Skip to comments.‘Meade’s Army Annihilated!’
Posted on 07/13/2013 11:19:13 AM PDT by Brad from Tennessee
Outside, a heavy summer rainstorm thrashed the streets of Richmond, Va. Inside Libby Prison that afternoon July 8, 1863 hundreds of captured Union officers sprawled across the bare wooden floors of the converted tobacco warehouse, picking lice out of their underwear and passing around copies of Richmond newspapers. The news was grim for the Yankees: Gen. Robert E. Lees Confederate army had defeated Gen. George Meades Union troops at a Pennsylvania town called Gettysburg.
OUR ARMY AGAIN VICTORIOUS, read the headline in The Richmond Examiner, MEADES ARMY ANNIHILATED.
THE ENEMY ROUTED, reported the Richmond Dispatch. FORTY THOUSAND PRISONERS CAPTURED!
The articles confirmed what the Richmond papers had reported the previous day: Lee had whipped the Union Army yet again and the hapless Yankees were fleeing in panic, skedaddling toward Baltimore. Meanwhile, the brave Confederates defending Vicksburg, Miss., continued to stymie General Grants impotent Union soldiers. The Examiner couldnt resist mocking the pathetic Union soldiers:
Not even the Chinese are less prepared by previous habits of life and education for martial resistance than the Yankees. Scarcely a man can be found familiar with the use of a gun; few have any skill or experience in horsemanship, and the whole breed are as nervously fearful of gunpowder and bloodshed as women or negroes.
Reading the Richmond papers, the captives in Libby Prison sank into despair. The prison was gloomy and silent, wrote Albert Richardson, a New York Tribune reporter whod been captured by Rebels and sent to Libby. Our hearts were too heavy for speech.
Into this gloomy afternoon stepped a man known as the General an old black man who fumigated the rooms in Libby every morning and performed other menial tasks in the prison. . .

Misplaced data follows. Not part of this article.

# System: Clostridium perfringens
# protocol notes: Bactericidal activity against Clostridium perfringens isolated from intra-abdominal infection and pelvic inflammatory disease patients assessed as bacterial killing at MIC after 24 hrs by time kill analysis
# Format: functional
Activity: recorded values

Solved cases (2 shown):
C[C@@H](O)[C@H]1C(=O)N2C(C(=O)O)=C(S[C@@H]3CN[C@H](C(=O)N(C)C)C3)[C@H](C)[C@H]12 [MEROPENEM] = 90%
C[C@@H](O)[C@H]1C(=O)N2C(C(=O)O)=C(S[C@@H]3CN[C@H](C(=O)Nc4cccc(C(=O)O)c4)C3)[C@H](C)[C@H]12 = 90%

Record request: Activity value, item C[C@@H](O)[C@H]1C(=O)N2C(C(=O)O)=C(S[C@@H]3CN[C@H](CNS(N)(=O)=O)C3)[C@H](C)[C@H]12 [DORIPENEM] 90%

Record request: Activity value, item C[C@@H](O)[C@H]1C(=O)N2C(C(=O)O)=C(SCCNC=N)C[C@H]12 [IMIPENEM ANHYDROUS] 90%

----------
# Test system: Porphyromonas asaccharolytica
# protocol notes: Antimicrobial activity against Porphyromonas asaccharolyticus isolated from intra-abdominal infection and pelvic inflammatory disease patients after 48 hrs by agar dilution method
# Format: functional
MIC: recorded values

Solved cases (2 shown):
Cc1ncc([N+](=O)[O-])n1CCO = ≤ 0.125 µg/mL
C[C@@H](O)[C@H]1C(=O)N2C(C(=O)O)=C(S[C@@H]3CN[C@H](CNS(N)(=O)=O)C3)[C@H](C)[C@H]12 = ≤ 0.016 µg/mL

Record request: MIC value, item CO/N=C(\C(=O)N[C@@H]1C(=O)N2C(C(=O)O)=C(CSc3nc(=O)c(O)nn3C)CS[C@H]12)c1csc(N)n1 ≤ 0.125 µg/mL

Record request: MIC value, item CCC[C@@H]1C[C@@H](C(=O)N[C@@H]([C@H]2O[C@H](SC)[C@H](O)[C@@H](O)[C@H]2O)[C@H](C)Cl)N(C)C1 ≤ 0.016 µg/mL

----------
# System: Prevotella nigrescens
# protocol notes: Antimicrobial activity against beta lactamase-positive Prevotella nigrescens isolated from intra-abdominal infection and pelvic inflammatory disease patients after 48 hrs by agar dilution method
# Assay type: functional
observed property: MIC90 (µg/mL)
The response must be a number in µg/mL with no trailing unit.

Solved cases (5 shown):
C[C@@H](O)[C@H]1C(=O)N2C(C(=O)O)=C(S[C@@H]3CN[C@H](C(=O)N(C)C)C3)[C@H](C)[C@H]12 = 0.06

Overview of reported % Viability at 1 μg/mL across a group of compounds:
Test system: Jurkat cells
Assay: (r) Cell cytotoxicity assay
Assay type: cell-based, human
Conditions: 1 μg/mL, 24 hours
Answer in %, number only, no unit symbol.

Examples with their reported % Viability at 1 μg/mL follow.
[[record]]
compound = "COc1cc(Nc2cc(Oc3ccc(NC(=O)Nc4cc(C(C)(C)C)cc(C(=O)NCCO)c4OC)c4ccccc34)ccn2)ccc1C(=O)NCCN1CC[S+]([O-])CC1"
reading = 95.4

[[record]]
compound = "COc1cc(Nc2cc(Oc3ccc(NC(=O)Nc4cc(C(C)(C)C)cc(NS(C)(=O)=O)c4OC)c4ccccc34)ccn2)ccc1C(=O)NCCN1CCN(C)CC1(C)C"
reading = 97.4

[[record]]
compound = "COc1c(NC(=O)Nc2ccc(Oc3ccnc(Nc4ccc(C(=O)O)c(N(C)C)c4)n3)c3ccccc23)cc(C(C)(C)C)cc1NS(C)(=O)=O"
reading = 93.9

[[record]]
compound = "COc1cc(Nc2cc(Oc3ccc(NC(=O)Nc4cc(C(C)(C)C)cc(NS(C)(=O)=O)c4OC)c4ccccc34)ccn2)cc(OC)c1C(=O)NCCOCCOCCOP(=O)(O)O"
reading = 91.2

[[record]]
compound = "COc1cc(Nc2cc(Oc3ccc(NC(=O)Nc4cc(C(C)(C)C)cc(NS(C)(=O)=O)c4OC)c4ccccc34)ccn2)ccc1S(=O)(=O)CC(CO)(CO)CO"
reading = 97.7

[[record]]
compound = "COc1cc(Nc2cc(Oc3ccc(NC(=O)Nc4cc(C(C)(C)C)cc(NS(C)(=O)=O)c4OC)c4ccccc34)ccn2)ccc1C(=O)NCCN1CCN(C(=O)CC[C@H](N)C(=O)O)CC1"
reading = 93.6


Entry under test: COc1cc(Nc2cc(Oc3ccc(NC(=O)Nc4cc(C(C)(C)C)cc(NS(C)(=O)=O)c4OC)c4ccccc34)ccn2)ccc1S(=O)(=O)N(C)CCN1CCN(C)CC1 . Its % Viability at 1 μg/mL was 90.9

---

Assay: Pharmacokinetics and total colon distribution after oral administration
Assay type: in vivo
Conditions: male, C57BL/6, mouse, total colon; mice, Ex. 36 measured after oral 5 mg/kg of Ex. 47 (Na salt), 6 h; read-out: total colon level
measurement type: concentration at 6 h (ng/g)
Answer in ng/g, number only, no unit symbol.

(Excerpt) Read more at opinionator.blogs.nytimes.com ...
Baghdad Bob’s inspiration
Idiocy written by newspapermen. No soldier of the Army of Northern Virginia would have ever spouted such drivel. They knew how hard won their victories were. That the soldiers themselves were every bit as brave as they were, and only the South's leadership got them those victories.
I always wonder how people reacted once they knew they were lied to?
How did people from Atlanta feign anger with Sherman when Hood had more of Atlanta burned than Sherman? (of course Hood got first crack at it!)
Except maybe for Yankees like Samuel Colt, Oliver Winchester, Benjamin Tyler Henry, John Dahlgren, to name a few.
"...few have any skill or experience in horsemanship..."
One of the few areas U.S. Grant actually excelled at while at West Point was horsemanship. Even from his childhood days, Grant was something of a horse whisperer, and Longstreet called him the most daring horseman at the academy.
Bump for reference.
Wow. The last months in Richmond before total defeat must have been like living in North Korea. No food, but a steady diet of propaganda.
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